TIP: You should convince the interviewer you are someone who gets things done, that
        you have achieved in the past and will succeed in the future. This point should be
        confirmed through concrete examples that highlight your transferable skills.

Maintain your assertiveness, high energy and positive thinking because the interviewer is
about to make a final decision and can confirm or reverse initial thinking.




                                          -5-
STAGE THREE : TESTING YOUR KNOWLEDGE

 By the depth and confidence of your answers at this stage, a skilled interviewer can tell how
 much you really know about doing the type of work the position requires. The way to excel in
 the initial stages of the interview is to RESEARCH YOUR TARGET COMPANY AND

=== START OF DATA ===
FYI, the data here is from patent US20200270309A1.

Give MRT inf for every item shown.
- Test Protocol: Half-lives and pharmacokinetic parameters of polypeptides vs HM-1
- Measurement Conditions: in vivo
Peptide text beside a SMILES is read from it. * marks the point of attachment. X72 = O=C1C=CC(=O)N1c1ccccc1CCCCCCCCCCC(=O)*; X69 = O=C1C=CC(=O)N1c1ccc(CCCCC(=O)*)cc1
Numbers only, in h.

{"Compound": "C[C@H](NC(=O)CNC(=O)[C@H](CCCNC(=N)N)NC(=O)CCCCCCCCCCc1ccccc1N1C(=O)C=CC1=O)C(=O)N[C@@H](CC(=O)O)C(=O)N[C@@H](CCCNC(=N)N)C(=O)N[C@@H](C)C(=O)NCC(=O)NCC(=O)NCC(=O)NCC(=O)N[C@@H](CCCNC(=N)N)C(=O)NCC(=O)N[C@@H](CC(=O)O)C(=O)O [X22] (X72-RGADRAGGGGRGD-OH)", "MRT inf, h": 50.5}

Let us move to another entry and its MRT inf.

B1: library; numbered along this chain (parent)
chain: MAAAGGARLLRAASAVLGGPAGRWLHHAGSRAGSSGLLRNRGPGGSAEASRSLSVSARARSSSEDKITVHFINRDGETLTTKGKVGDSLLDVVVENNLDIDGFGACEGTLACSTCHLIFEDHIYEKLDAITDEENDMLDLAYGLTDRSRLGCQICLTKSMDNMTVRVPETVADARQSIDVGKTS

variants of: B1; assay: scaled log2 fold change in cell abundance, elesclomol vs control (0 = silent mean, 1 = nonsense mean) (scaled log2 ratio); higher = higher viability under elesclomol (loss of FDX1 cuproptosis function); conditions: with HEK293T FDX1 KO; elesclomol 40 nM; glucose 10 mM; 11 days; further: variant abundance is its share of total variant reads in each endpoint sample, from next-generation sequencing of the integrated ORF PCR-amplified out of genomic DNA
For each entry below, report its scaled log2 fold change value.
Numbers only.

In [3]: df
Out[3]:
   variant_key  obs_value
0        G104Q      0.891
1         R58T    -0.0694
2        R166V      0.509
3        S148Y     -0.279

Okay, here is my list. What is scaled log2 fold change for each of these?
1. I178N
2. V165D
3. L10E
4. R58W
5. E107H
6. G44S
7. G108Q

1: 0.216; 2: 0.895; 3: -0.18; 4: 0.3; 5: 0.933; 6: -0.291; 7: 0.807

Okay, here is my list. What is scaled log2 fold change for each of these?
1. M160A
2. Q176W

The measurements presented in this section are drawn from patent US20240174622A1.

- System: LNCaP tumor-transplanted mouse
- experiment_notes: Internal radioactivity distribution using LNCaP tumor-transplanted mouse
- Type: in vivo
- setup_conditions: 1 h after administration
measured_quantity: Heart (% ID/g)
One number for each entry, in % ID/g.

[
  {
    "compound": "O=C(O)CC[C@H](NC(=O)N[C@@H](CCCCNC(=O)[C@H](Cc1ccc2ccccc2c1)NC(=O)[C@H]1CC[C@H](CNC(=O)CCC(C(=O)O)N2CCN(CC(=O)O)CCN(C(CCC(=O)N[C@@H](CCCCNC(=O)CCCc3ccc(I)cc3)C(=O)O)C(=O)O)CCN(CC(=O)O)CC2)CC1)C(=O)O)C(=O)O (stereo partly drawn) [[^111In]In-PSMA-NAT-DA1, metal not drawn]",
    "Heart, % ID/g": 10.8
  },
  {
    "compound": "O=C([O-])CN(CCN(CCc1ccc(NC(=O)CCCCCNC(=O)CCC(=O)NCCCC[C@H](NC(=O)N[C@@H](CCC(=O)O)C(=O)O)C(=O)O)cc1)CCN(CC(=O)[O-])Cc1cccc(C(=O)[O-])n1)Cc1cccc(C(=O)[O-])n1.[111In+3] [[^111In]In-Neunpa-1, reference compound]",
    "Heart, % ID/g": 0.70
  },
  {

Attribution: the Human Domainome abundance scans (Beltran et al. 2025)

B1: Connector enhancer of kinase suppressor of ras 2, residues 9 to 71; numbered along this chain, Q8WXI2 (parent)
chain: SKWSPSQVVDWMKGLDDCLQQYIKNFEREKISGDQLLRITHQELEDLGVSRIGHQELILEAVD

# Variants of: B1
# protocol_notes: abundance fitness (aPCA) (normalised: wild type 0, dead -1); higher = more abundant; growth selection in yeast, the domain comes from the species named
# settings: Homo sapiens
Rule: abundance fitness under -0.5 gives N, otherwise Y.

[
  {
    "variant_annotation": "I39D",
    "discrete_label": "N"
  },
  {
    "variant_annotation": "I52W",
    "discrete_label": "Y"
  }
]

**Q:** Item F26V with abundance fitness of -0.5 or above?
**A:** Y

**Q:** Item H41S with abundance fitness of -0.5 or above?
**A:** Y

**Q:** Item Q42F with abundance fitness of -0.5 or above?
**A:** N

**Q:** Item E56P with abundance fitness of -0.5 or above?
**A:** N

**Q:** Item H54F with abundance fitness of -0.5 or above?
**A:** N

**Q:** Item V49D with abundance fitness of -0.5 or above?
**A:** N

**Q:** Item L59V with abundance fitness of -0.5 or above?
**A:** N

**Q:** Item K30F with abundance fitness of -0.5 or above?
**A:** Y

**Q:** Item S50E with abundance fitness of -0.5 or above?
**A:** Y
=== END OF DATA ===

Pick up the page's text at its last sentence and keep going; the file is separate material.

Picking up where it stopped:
POSITION.

 While researching, keep in mind the questions below. You should rehearse the answers
 before your interview and consider writing them out. Even if you think you know the answers
 “in your head” be sure to articulate them, out loud, preferably to a friend or fellow student.

 • What are the actual, daily activities of a person in my target position at this specific firm?
         TIP: Informational interview and speak with fellow students.

 • Which of these activities are the most important and why?
         TIP: Review OCD Industry Guides; WetFeet Guides

 • What about my background has prepared me for this position? What is the job-person fit?
         TIP: Skills and values assessment handout or Career Leader assessment tool
         TIP: Story and company knowledge
         TIP: Informational interviews

 • What are the most difficult responsibilities I will have at this job and how will I handle them?
         TIP: Informational interview with students and recent graduates.

 • What examples will I provide to demonstrate that I’ve used my skills successfully and